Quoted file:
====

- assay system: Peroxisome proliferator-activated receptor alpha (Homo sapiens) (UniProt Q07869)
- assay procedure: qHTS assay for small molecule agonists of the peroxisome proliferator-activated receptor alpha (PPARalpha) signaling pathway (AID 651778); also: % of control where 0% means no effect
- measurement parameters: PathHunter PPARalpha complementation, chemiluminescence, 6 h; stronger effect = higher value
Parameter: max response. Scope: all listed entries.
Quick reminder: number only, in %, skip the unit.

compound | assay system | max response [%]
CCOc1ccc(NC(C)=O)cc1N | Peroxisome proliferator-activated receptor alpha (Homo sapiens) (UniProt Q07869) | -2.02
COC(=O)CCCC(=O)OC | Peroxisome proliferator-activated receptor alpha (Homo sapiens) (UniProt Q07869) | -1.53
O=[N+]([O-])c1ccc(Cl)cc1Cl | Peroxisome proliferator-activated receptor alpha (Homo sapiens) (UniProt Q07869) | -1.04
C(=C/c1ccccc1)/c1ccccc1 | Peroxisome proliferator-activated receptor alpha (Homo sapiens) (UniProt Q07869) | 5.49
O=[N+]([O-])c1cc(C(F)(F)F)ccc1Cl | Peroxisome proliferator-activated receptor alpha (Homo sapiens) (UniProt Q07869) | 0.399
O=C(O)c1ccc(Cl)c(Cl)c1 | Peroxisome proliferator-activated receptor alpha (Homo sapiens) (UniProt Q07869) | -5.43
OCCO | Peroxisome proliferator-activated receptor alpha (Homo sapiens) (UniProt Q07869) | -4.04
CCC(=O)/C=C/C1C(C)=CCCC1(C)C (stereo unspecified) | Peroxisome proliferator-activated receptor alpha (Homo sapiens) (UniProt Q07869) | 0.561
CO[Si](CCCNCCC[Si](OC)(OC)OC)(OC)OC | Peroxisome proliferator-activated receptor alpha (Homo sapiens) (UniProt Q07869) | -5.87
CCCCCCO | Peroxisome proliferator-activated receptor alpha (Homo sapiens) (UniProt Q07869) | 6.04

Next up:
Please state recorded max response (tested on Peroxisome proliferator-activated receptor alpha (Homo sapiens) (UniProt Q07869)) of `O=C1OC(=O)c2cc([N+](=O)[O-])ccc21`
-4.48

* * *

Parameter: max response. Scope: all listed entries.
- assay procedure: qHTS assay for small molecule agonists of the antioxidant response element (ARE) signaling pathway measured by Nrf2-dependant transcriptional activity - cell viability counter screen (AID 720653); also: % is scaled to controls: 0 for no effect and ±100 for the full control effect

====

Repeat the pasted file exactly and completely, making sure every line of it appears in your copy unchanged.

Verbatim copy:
- assay system: Peroxisome proliferator-activated receptor alpha (Homo sapiens) (UniProt Q07869)
- assay procedure: qHTS assay for small molecule agonists of the peroxisome proliferator-activated receptor alpha (PPARalpha) signaling pathway (AID 651778); also: % of control where 0% means no effect
- measurement parameters: PathHunter PPARalpha complementation, chemiluminescence, 6 h; stronger effect = higher value
Parameter: max response. Scope: all listed entries.
Quick reminder: number only, in %, skip the unit.

compound | assay system | max response [%]
CCOc1ccc(NC(C)=O)cc1N | Peroxisome proliferator-activated receptor alpha (Homo sapiens) (UniProt Q07869) | -2.02
COC(=O)CCCC(=O)OC | Peroxisome proliferator-activated receptor alpha (Homo sapiens) (UniProt Q07869) | -1.53
O=[N+]([O-])c1ccc(Cl)cc1Cl | Peroxisome proliferator-activated receptor alpha (Homo sapiens) (UniProt Q07869) | -1.04
C(=C/c1ccccc1)/c1ccccc1 | Peroxisome proliferator-activated receptor alpha (Homo sapiens) (UniProt Q07869) | 5.49
O=[N+]([O-])c1cc(C(F)(F)F)ccc1Cl | Peroxisome proliferator-activated receptor alpha (Homo sapiens) (UniProt Q07869) | 0.399
O=C(O)c1ccc(Cl)c(Cl)c1 | Peroxisome proliferator-activated receptor alpha (Homo sapiens) (UniProt Q07869) | -5.43
OCCO | Peroxisome proliferator-activated receptor alpha (Homo sapiens) (UniProt Q07869) | -4.04
CCC(=O)/C=C/C1C(C)=CCCC1(C)C (stereo unspecified) | Peroxisome proliferator-activated receptor alpha (Homo sapiens) (UniProt Q07869) | 0.561
CO[Si](CCCNCCC[Si](OC)(OC)OC)(OC)OC | Peroxisome proliferator-activated receptor alpha (Homo sapiens) (UniProt Q07869) | -5.87
CCCCCCO | Peroxisome proliferator-activated receptor alpha (Homo sapiens) (UniProt Q07869) | 6.04

Next up:
Please state recorded max response (tested on Peroxisome proliferator-activated receptor alpha (Homo sapiens) (UniProt Q07869)) of `O=C1OC(=O)c2cc([N+](=O)[O-])ccc21`
-4.48

* * *

Parameter: max response. Scope: all listed entries.
- assay procedure: qHTS assay for small molecule agonists of the antioxidant response element (ARE) signaling pathway measured by Nrf2-dependant transcriptional activity - cell viability counter screen (AID 720653); also: % is scaled to controls: 0 for no effect and ±100 for the full control effect